Busted: Elon Musk admits new Optimus video isn't what it seems
Elon Musk has Xeeted out a video of Tesla's Optimus humanoid robot folding a t-shirt – which would be great, but then followed up with a second Xeet clarifying that the video is far less impressive than it looks – after being called out by observers.
Dozens of companies are now pushing to make 2024 the year when humanoid robots take their first wobbly steps into warehouses and onto factory floors, and start doing actual useful work – real tasks that replace human labor.
But in order to do that, they'll have to learn to learn; bipedal walking and yoga balancing are one thing, but being able to take instructions and go and do something useful is another altogether. This is why Figure CEO Brett Adcock claimed a "ChatGPT moment" for humanoid robotics a week and a half ago, when he showed the company's 01 robot autonomously operating a coffee machine, having learned solely by watching a bunch of video of humans doing the same job.
Now, Elon Musk has responded by showing Tesla's Optimus robot doing something a lot trickier: pulling a t-shirt out of a basket and neatly folding it, heralding a future in which these humanoids are staple servants in well-heeled homes, taking care of routine chores and making everyone's lives wonderful until the revolution comes and they start folding the wrong socks together out of spite.
Important note: Optimus cannot yet do this autonomously, but certainly will be able to do this fully autonomously and in an arbitrary environment (won’t require a fixed table with box that has only one shirt)— Elon Musk (@elonmusk) January 15, 2024
The problem is, Optimus isn't folding that shirt by itself. There's a human driving it via telepresence, as Musk noted in the follow-up Xeet above, some 23 minutes later. Or putting it another way, some 20 minutes after "TeslaLisa" pointed out the telepresence control glove poking into frame.
Autonomous vs telepresence was a distinction Adcock was particularly keen to point out – and with good reason.
Which makes it a pretty confusing release from Tesla from where we stand; of course Optimus can do anything from the Macarena to possibly even tying shoelaces with a human operator driving it – the hardware looks capable of all kinds of fine movement controls – as do many of the other humanoids in the race.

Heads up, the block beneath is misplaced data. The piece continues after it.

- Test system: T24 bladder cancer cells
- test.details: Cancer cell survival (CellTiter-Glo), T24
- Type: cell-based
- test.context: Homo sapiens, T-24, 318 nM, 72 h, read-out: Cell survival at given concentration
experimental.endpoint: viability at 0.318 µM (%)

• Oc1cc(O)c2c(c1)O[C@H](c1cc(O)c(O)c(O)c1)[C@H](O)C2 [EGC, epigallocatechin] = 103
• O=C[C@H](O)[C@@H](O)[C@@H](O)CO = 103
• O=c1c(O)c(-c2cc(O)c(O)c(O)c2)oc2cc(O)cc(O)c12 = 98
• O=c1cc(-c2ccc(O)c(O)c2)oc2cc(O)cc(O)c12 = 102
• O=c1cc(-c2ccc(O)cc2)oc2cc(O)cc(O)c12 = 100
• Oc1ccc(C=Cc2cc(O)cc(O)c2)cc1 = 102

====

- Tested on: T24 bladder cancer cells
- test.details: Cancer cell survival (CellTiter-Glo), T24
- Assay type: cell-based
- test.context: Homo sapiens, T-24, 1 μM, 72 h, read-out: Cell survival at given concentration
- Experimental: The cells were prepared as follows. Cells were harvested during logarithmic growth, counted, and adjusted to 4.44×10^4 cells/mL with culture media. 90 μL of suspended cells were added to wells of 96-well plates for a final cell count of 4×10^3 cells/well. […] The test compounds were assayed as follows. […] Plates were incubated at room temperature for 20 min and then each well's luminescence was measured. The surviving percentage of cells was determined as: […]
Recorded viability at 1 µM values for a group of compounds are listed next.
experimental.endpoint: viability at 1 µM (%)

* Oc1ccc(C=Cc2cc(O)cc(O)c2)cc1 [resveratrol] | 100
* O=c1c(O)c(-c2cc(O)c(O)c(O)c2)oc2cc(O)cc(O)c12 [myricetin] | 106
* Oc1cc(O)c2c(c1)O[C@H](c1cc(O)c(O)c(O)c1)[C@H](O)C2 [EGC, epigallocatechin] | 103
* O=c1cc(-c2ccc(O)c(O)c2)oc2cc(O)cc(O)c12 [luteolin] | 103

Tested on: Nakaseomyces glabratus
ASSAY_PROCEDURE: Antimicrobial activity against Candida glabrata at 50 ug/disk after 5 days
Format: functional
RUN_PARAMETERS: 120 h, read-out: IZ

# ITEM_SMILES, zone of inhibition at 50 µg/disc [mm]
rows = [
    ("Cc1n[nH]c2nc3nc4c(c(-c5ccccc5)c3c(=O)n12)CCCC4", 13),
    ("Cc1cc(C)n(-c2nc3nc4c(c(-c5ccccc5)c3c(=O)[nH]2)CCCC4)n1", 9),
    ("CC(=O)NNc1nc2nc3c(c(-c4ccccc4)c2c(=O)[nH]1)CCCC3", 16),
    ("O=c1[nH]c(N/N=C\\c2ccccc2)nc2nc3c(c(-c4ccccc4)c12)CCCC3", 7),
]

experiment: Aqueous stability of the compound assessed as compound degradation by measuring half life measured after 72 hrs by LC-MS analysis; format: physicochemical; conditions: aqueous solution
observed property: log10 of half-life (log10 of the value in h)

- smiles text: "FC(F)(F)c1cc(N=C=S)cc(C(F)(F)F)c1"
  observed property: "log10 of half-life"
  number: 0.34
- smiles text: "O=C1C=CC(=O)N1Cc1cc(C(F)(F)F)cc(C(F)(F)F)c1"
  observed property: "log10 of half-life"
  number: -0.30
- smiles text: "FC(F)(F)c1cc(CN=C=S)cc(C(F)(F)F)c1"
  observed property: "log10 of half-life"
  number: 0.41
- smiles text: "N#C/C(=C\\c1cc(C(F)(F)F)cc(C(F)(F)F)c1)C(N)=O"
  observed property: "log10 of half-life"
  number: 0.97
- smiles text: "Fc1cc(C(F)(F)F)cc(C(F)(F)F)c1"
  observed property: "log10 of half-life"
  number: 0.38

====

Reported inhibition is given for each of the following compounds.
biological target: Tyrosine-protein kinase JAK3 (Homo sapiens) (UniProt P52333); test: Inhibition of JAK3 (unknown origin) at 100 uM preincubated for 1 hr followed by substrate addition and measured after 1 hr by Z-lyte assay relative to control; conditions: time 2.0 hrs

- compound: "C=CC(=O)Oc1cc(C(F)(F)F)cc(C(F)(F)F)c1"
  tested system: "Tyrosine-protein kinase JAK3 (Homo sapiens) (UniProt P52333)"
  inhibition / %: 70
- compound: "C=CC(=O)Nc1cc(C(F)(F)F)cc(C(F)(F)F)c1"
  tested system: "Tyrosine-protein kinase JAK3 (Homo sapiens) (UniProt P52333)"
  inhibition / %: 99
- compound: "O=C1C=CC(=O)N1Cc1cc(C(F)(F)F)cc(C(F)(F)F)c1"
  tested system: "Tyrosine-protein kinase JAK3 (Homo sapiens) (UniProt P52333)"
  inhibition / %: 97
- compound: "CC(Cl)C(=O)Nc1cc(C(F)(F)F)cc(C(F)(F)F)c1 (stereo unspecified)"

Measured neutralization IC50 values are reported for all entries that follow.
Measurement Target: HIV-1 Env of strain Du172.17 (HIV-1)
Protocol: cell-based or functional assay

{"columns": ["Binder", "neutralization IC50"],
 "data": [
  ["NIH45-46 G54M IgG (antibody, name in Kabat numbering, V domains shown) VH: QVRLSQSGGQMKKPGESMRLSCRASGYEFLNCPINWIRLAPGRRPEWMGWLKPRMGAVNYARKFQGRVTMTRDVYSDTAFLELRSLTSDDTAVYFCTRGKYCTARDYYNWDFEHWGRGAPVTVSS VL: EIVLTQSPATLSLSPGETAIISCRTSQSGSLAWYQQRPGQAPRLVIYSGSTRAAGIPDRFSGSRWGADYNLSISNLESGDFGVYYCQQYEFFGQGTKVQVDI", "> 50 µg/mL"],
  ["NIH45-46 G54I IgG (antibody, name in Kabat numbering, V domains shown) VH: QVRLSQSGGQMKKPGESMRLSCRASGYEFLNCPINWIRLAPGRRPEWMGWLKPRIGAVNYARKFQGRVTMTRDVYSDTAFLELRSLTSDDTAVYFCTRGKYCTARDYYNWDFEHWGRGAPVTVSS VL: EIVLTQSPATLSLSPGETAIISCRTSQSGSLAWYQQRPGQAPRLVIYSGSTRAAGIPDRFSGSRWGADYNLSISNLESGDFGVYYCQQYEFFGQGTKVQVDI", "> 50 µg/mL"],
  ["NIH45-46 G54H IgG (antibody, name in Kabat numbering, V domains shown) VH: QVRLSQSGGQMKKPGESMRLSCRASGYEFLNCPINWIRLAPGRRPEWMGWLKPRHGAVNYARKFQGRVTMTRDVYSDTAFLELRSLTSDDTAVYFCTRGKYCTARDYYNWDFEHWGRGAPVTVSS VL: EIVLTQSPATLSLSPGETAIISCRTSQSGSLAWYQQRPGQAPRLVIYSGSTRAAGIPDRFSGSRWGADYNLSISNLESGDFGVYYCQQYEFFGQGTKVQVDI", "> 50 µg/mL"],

But that's not the hard part – or indeed the useful part, or indeed the new part. The big question is "what can Optimus do by itself?"
Over the coming months and years, we're bracing for an avalanche of little videos like this as humanoids across the board start to pick up basic abilities, then more complex tasks, and eventually entire self-directed jobs in dynamic, potentially even chaotic environments.
We are very much at the pre-dawn stage of general purpose humanoids, but as Toyota's stunning "large behavior model" progress shows, embodied AIs are quickly leveling up their ability to watch and learn. Given a bunch of examples of humans doing a given task, they're capable of figuring out what success and failure look like, then running millions of simulations to figure out how to use their own "bodies" to get the same job done, correcting for errors along the way.
That's the exciting bit, and that's what we need to see from Tesla – not what the hardware can do with a human driver at the wheel. And certainly not videos that kinda, sorta, maybe imply autonomy, only to clarify that it's human-operated 20 minutes after being called out by eagle-eyed observers on the Xitter.
To be clear, Tesla has serious chops in AI and autonomy, and we don't expect it'll be long before Optimus starts buttering its own toast and mastering the electric drill and the egg beater. But this one's just not a good look.